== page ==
Almost daily there is a story about the demand for body worn video devices to be used by law enforcement agencies across the globe. There is also a lot of discussion about the Federal funding available to US police departments for this new camera technology – in May this year the Justice Department announced $20 million in grants, towards the $75 million the Obama administration requested over three years. What this funding doesn’t cover - and the biggest challenge faced by agencies in implementation - is how to build out a storage infrastructure to manage and protect the vast amount of data these devices produce. This challenge is compounded by new devices that support higher resolutions and are used by increasing numbers of officers per department. There is a solution, which if implemented can help departments across the globe speed up the adoption of this technology and valuable tool. Quantum's Wayne Arvidson, Vice President of Surveillance Solutions, recently sat down with Tom Temin on his “Federal Drive” program for Federal News Radio to discuss how to solve the challenges of body worn devices.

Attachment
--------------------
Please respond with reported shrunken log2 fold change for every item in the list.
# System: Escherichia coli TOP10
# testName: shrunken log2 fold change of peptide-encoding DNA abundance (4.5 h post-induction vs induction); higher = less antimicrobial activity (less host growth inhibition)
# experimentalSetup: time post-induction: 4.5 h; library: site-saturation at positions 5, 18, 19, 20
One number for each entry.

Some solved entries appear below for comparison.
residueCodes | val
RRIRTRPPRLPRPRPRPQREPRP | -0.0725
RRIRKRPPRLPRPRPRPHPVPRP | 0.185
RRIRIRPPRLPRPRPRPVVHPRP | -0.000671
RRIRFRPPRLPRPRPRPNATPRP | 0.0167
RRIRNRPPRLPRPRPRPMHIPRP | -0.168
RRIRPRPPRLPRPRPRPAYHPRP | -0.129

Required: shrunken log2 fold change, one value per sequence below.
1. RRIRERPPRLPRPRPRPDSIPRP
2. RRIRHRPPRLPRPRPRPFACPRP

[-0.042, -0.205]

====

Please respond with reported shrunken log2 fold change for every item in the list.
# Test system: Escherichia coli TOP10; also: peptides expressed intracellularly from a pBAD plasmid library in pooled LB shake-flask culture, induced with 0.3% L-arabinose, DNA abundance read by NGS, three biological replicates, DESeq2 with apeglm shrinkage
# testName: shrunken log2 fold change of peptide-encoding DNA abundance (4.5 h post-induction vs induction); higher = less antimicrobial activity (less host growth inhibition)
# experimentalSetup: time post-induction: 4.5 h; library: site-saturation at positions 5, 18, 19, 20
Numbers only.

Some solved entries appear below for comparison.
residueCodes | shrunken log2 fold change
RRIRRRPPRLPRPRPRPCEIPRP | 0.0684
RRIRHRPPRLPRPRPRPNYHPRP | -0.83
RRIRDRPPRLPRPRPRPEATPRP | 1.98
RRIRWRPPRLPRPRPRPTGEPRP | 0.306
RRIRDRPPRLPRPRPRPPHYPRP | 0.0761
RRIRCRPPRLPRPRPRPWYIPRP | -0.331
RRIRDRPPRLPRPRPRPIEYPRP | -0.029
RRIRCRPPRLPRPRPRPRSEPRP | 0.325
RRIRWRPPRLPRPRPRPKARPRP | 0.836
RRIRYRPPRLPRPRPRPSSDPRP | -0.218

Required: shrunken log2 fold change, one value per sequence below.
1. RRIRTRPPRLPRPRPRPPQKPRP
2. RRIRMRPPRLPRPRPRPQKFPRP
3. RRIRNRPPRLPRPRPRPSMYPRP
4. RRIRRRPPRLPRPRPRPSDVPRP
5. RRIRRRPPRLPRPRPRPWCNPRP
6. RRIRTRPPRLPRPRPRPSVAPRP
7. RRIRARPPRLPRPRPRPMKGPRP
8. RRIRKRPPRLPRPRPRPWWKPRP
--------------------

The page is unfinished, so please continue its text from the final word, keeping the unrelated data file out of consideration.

If you were building a police department from the ground up, where would you begin? Where do you go to stock up on holsters, handcuffs, badges, flashlights, guns, dispatch centers, in-car computers, police cars and the myriad other gear required by modern law enforcement? A good place to start is the Police Security Expo, held this year in Atlantic City. It’s like a superstore for police. And Quantum was there, because police departments increasingly need to include storage on their shopping list. This was my chance to check out the latest on-body cameras that have been in the news so much lately. Think of something about the size of a GoPro, but even more heavy duty, and sophisticated enough to actually begin recording 10 seconds before you press Record. The vendors selling these cameras typically had a good crowd of officers being educated on what it’s like to live with them on a daily basis, and the question of storage always came up. It’s a good thing, because law enforcement agencies are routinely generating over 1PB of data a year.